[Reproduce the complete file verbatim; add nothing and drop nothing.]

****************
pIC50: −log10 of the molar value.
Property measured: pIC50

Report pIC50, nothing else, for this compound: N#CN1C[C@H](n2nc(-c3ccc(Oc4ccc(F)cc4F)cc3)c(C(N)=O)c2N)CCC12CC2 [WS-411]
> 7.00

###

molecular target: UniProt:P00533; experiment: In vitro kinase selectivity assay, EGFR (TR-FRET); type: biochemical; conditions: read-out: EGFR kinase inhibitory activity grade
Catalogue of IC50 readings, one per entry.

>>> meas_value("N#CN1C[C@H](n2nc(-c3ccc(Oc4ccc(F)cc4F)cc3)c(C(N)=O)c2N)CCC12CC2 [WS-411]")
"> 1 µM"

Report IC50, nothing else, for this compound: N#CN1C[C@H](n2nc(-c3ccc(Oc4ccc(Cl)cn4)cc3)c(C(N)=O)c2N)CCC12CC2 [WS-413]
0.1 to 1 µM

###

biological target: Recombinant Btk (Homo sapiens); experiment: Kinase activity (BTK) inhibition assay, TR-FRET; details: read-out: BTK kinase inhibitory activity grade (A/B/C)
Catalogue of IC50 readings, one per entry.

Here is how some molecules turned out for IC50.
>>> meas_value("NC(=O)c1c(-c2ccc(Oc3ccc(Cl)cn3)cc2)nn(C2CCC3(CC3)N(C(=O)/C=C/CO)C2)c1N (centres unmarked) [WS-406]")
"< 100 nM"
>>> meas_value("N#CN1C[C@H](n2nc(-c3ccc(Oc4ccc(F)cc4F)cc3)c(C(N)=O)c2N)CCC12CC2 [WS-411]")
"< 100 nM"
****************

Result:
pIC50: −log10 of the molar value.
Property measured: pIC50

Report pIC50, nothing else, for this compound: N#CN1C[C@H](n2nc(-c3ccc(Oc4ccc(F)cc4F)cc3)c(C(N)=O)c2N)CCC12CC2 [WS-411]
> 7.00

###

molecular target: UniProt:P00533; experiment: In vitro kinase selectivity assay, EGFR (TR-FRET); type: biochemical; conditions: read-out: EGFR kinase inhibitory activity grade
Catalogue of IC50 readings, one per entry.

>>> meas_value("N#CN1C[C@H](n2nc(-c3ccc(Oc4ccc(F)cc4F)cc3)c(C(N)=O)c2N)CCC12CC2 [WS-411]")
"> 1 µM"

Report IC50, nothing else, for this compound: N#CN1C[C@H](n2nc(-c3ccc(Oc4ccc(Cl)cn4)cc3)c(C(N)=O)c2N)CCC12CC2 [WS-413]
0.1 to 1 µM

###

biological target: Recombinant Btk (Homo sapiens); experiment: Kinase activity (BTK) inhibition assay, TR-FRET; details: read-out: BTK kinase inhibitory activity grade (A/B/C)
Catalogue of IC50 readings, one per entry.

Here is how some molecules turned out for IC50.
>>> meas_value("NC(=O)c1c(-c2ccc(Oc3ccc(Cl)cn3)cc2)nn(C2CCC3(CC3)N(C(=O)/C=C/CO)C2)c1N (centres unmarked) [WS-406]")
"< 100 nM"
>>> meas_value("N#CN1C[C@H](n2nc(-c3ccc(Oc4ccc(F)cc4F)cc3)c(C(N)=O)c2N)CCC12CC2 [WS-411]")
"< 100 nM"